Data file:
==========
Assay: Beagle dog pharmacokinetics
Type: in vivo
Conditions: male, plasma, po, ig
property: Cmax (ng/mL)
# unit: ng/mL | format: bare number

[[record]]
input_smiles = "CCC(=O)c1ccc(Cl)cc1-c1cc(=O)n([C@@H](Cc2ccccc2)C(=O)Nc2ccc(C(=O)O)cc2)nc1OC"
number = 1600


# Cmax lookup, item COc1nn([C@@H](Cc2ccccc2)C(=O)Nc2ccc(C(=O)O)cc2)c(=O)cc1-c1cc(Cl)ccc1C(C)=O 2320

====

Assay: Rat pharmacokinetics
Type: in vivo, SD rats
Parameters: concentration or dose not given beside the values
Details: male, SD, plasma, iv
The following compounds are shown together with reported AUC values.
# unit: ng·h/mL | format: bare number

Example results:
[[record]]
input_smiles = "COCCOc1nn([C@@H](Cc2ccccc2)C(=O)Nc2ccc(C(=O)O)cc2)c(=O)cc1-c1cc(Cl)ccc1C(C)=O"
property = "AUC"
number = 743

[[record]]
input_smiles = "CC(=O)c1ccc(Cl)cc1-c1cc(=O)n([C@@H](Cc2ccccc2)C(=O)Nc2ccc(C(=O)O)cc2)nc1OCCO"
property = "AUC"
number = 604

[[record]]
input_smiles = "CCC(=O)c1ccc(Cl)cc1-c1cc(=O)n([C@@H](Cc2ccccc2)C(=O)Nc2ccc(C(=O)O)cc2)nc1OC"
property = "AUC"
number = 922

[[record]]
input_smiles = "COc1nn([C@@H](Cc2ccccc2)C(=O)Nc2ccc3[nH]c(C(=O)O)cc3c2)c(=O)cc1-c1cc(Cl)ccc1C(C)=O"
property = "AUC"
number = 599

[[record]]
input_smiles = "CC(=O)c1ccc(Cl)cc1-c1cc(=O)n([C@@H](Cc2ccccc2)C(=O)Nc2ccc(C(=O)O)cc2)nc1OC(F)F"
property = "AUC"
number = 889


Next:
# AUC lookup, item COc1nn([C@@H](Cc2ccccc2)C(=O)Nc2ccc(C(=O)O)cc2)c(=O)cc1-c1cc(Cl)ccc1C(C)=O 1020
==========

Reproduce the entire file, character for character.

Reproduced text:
Assay: Beagle dog pharmacokinetics
Type: in vivo
Conditions: male, plasma, po, ig
property: Cmax (ng/mL)
# unit: ng/mL | format: bare number

[[record]]
input_smiles = "CCC(=O)c1ccc(Cl)cc1-c1cc(=O)n([C@@H](Cc2ccccc2)C(=O)Nc2ccc(C(=O)O)cc2)nc1OC"
number = 1600


# Cmax lookup, item COc1nn([C@@H](Cc2ccccc2)C(=O)Nc2ccc(C(=O)O)cc2)c(=O)cc1-c1cc(Cl)ccc1C(C)=O 2320

====

Assay: Rat pharmacokinetics
Type: in vivo, SD rats
Parameters: concentration or dose not given beside the values
Details: male, SD, plasma, iv
The following compounds are shown together with reported AUC values.
# unit: ng·h/mL | format: bare number

Example results:
[[record]]
input_smiles = "COCCOc1nn([C@@H](Cc2ccccc2)C(=O)Nc2ccc(C(=O)O)cc2)c(=O)cc1-c1cc(Cl)ccc1C(C)=O"
property = "AUC"
number = 743

[[record]]
input_smiles = "CC(=O)c1ccc(Cl)cc1-c1cc(=O)n([C@@H](Cc2ccccc2)C(=O)Nc2ccc(C(=O)O)cc2)nc1OCCO"
property = "AUC"
number = 604

[[record]]
input_smiles = "CCC(=O)c1ccc(Cl)cc1-c1cc(=O)n([C@@H](Cc2ccccc2)C(=O)Nc2ccc(C(=O)O)cc2)nc1OC"
property = "AUC"
number = 922

[[record]]
input_smiles = "COc1nn([C@@H](Cc2ccccc2)C(=O)Nc2ccc3[nH]c(C(=O)O)cc3c2)c(=O)cc1-c1cc(Cl)ccc1C(C)=O"
property = "AUC"
number = 599

[[record]]
input_smiles = "CC(=O)c1ccc(Cl)cc1-c1cc(=O)n([C@@H](Cc2ccccc2)C(=O)Nc2ccc(C(=O)O)cc2)nc1OC(F)F"
property = "AUC"
number = 889


Next:
# AUC lookup, item COc1nn([C@@H](Cc2ccccc2)C(=O)Nc2ccc(C(=O)O)cc2)c(=O)cc1-c1cc(Cl)ccc1C(C)=O 1020